Late Season Timothy Fertilization

Turf grass managers consider a very late fall application of fertilizer to be the most important fertility application. How would cool season forage grasses respond?
Late Season Timothy Fertilization - Articles

Updated: August 8, 2017

Late Season Timothy Fertilization

Turf grass managers consider a very late fall application of fertilizer to be the most important fertility application. Managers consider late applications to be important for the initiation of tillers and to optimize winter survival of these tillers. On turf applications of approximately 40 pounds of N per acre are applied. This brought up the question of how cool season forage grasses would respond to a similar type fertility program.

A field trial in Adams County investigated the application of 200 pounds/acre of 10-20-20 fertilizer to an established timothy stand in November 2007 to measure crop yield effect. Fertilizer was applied to approximately 10 acres of timothy within a larger field (28 acres) of a two year old timothy stand on November 21, 2007. Fertilizer was provided by Agricultural Commodities Inc., New Oxford, PA. The entire field (28 acres) was treated for Cereal Rust mites, broadleaf weeds and top-dressed with nitrogen in April 2008. On June 17 the field was cut and on June 20, 2008 baled using a Heston, large, square baler.


In March 2008 a noticeable greening up difference was observed. Unfortunately tiller counts were not taken but the treated area appeared to have a denser stand and a more rapid green up prior to spring top-dressing than the untreated area.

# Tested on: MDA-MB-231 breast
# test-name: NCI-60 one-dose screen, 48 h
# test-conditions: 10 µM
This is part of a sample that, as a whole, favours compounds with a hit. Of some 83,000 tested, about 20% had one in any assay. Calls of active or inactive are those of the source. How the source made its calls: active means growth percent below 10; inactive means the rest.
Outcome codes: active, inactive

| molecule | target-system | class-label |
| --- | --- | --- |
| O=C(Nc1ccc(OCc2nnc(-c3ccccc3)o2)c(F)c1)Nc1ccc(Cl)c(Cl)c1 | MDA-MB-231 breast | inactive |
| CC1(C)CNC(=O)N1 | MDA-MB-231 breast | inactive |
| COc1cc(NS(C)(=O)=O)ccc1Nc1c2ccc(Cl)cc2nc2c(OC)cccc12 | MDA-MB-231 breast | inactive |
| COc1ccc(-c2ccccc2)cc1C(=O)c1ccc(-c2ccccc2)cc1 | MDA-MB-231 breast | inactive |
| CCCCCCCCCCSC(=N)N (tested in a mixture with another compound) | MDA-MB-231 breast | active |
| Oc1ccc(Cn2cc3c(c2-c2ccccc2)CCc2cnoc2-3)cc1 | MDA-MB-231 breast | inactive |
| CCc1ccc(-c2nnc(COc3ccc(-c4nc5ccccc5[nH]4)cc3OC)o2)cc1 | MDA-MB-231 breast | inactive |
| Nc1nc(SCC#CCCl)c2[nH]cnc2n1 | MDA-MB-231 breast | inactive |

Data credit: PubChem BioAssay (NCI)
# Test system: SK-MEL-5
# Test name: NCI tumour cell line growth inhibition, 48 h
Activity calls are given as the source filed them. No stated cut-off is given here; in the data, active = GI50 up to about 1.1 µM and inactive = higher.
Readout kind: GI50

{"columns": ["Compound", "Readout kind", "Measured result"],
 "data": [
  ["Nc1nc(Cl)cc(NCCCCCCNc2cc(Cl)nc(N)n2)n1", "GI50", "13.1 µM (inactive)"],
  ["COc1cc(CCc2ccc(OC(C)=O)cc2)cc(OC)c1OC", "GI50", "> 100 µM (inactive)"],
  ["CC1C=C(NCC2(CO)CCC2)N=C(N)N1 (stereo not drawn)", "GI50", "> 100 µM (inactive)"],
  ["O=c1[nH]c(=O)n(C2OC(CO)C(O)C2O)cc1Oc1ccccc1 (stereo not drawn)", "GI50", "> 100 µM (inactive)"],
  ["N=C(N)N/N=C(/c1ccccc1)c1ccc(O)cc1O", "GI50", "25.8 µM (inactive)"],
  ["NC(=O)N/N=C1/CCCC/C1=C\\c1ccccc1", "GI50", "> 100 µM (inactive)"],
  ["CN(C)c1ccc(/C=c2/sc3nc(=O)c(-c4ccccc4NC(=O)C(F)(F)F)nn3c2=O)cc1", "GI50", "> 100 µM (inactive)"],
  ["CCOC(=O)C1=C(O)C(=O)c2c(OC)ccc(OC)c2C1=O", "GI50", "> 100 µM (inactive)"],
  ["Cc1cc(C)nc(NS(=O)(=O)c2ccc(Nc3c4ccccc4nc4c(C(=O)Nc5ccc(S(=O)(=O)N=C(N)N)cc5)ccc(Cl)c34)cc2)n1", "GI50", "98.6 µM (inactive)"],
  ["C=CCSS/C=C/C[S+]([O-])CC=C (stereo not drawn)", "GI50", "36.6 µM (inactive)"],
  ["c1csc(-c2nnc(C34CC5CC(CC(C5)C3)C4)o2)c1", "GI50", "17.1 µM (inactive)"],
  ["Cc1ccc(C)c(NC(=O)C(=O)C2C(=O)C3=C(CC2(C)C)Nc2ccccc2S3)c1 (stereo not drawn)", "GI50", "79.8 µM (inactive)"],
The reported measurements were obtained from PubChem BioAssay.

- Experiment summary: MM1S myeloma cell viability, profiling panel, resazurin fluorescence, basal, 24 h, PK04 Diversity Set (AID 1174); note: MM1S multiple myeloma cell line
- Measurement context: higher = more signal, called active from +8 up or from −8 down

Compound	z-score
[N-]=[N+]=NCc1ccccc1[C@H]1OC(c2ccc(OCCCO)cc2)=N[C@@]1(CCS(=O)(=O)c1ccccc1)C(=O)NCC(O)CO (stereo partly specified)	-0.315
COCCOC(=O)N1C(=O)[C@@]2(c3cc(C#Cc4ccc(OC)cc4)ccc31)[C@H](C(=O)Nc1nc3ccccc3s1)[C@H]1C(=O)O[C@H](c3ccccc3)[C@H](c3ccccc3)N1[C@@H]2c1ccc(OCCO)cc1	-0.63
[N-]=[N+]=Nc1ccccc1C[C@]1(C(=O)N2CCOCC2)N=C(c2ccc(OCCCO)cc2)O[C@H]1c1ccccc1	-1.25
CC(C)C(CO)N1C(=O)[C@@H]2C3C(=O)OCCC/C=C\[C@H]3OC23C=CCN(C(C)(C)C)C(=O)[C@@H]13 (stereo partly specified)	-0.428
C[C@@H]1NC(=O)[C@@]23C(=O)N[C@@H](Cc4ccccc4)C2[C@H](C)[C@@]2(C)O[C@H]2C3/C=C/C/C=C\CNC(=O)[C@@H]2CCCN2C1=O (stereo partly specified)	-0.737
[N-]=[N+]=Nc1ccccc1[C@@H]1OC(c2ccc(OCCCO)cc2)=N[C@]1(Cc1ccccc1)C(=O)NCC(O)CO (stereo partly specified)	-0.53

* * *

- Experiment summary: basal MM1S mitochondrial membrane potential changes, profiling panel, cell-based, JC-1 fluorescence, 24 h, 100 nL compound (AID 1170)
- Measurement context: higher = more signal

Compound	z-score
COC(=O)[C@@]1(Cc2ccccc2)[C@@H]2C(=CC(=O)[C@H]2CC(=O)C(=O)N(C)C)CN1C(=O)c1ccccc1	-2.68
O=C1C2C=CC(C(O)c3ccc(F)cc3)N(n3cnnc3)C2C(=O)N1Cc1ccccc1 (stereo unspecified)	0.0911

Dry matter yields were taken by counting bales from the treated and untreated areas. A weight of 1200 pounds per bale was used to estimate yields. Dry matter yield results showed a 0.5 T/acre increase in yield of the treated verses the untreated area.

Total Area
Total Bales
Untreated17.7 acres
10.3 acres

Economical Consideration

To estimate economic return on this investment the cost of the fertilizer was compared to the return on forage dry matter yield. Value of the timothy hay was based on a range of values, from $150 to $200/ton. A 0.5T/ac increase in yield would be equal to a return of $75.00 if hay price was $150/ton; $87.50 @ $175/ton; and $100 @ $200.00/ton.

Cost of fertilizers has dramatically increased from November 2007 to July 2008. Two prices are compared, November 2007 - $400/ton and July 2008 - $895/ton. At a rate of 200#/acre of 10-20-20 a cost for fertilizer application would be: November 2007 price ($40.00/acre) and July 2008 ($89.50/acre). At the November 2007 cost of the fertilizer the yield gain exceeded cost for all values of the harvested crop. However, at the July 2008 cost the fertilizer expense exceeds all crop returns except at the $200/ton hay price.


Questions have been raised as a result of this investigation. Does the late addition of nutrients result in additional production of plant tillers in the fall and/or do these nutrients result in greater survival of existing tillers during the winter dormancy period? Are these results achieved with a complete fertilizer or would a straight fertilizer provide similar responses? What about timing? Can nutrients be applied too early? Is this only possible for timothy or would other cool season grasses respond similarly? Nevertheless, these results indicate that timothy stands may be a good location to apply late fall manures where good ground cover and yield response may prove beneficial and be safe for the environment compared to corn stubble fields.